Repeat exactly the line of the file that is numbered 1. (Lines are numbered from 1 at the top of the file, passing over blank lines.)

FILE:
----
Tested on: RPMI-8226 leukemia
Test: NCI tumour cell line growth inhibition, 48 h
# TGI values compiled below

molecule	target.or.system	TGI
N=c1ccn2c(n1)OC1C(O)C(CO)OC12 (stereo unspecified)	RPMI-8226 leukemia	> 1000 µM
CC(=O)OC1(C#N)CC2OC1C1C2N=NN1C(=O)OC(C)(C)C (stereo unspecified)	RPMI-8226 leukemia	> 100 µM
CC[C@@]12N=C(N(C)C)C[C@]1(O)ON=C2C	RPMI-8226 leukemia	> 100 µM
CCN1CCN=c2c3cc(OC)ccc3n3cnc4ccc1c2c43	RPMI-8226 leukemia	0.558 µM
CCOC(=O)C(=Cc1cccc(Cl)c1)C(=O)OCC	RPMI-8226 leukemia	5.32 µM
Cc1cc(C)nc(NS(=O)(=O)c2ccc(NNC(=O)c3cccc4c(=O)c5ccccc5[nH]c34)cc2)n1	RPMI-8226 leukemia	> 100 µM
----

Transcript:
Tested on: RPMI-8226 leukemia